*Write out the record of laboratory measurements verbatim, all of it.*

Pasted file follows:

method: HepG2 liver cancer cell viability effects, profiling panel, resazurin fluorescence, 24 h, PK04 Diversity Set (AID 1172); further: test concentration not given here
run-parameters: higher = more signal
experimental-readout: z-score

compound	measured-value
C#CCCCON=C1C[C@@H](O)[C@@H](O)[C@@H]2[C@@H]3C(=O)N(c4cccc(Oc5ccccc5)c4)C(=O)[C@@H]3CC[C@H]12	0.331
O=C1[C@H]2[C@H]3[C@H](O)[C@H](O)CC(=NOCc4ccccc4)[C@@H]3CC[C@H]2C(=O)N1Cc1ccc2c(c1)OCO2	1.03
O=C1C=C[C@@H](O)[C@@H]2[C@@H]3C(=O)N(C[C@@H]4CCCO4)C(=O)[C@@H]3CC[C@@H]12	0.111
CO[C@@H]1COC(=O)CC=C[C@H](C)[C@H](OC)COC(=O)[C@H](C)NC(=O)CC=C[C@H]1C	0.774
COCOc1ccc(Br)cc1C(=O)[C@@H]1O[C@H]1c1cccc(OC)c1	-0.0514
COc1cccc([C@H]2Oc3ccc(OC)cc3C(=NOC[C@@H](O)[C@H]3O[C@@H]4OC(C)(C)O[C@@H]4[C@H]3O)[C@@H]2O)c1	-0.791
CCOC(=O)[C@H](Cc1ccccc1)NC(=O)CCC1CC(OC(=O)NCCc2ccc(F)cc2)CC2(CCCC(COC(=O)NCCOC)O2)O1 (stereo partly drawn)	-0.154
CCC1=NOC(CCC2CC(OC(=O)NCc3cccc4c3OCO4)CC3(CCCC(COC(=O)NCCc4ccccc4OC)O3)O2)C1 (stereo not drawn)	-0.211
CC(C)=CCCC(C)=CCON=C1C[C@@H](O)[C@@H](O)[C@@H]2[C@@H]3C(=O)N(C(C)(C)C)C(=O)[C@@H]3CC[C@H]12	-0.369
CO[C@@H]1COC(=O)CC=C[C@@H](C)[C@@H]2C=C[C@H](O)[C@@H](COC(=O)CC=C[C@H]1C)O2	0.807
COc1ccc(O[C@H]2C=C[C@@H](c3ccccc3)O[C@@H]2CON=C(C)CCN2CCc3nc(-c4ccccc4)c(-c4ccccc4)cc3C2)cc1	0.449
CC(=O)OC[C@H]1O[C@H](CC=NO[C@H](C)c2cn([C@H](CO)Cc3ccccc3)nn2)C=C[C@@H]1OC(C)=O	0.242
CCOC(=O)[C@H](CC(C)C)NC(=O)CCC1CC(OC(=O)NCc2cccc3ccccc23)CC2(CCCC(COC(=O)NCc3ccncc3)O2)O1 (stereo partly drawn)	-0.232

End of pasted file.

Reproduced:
method: HepG2 liver cancer cell viability effects, profiling panel, resazurin fluorescence, 24 h, PK04 Diversity Set (AID 1172); further: test concentration not given here
run-parameters: higher = more signal
experimental-readout: z-score

compound	measured-value
C#CCCCON=C1C[C@@H](O)[C@@H](O)[C@@H]2[C@@H]3C(=O)N(c4cccc(Oc5ccccc5)c4)C(=O)[C@@H]3CC[C@H]12	0.331
O=C1[C@H]2[C@H]3[C@H](O)[C@H](O)CC(=NOCc4ccccc4)[C@@H]3CC[C@H]2C(=O)N1Cc1ccc2c(c1)OCO2	1.03
O=C1C=C[C@@H](O)[C@@H]2[C@@H]3C(=O)N(C[C@@H]4CCCO4)C(=O)[C@@H]3CC[C@@H]12	0.111
CO[C@@H]1COC(=O)CC=C[C@H](C)[C@H](OC)COC(=O)[C@H](C)NC(=O)CC=C[C@H]1C	0.774
COCOc1ccc(Br)cc1C(=O)[C@@H]1O[C@H]1c1cccc(OC)c1	-0.0514
COc1cccc([C@H]2Oc3ccc(OC)cc3C(=NOC[C@@H](O)[C@H]3O[C@@H]4OC(C)(C)O[C@@H]4[C@H]3O)[C@@H]2O)c1	-0.791
CCOC(=O)[C@H](Cc1ccccc1)NC(=O)CCC1CC(OC(=O)NCCc2ccc(F)cc2)CC2(CCCC(COC(=O)NCCOC)O2)O1 (stereo partly drawn)	-0.154
CCC1=NOC(CCC2CC(OC(=O)NCc3cccc4c3OCO4)CC3(CCCC(COC(=O)NCCc4ccccc4OC)O3)O2)C1 (stereo not drawn)	-0.211
CC(C)=CCCC(C)=CCON=C1C[C@@H](O)[C@@H](O)[C@@H]2[C@@H]3C(=O)N(C(C)(C)C)C(=O)[C@@H]3CC[C@H]12	-0.369
CO[C@@H]1COC(=O)CC=C[C@@H](C)[C@@H]2C=C[C@H](O)[C@@H](COC(=O)CC=C[C@H]1C)O2	0.807
COc1ccc(O[C@H]2C=C[C@@H](c3ccccc3)O[C@@H]2CON=C(C)CCN2CCc3nc(-c4ccccc4)c(-c4ccccc4)cc3C2)cc1	0.449
CC(=O)OC[C@H]1O[C@H](CC=NO[C@H](C)c2cn([C@H](CO)Cc3ccccc3)nn2)C=C[C@@H]1OC(C)=O	0.242
CCOC(=O)[C@H](CC(C)C)NC(=O)CCC1CC(OC(=O)NCc2cccc3ccccc23)CC2(CCCC(COC(=O)NCc3ccncc3)O2)O1 (stereo partly drawn)	-0.232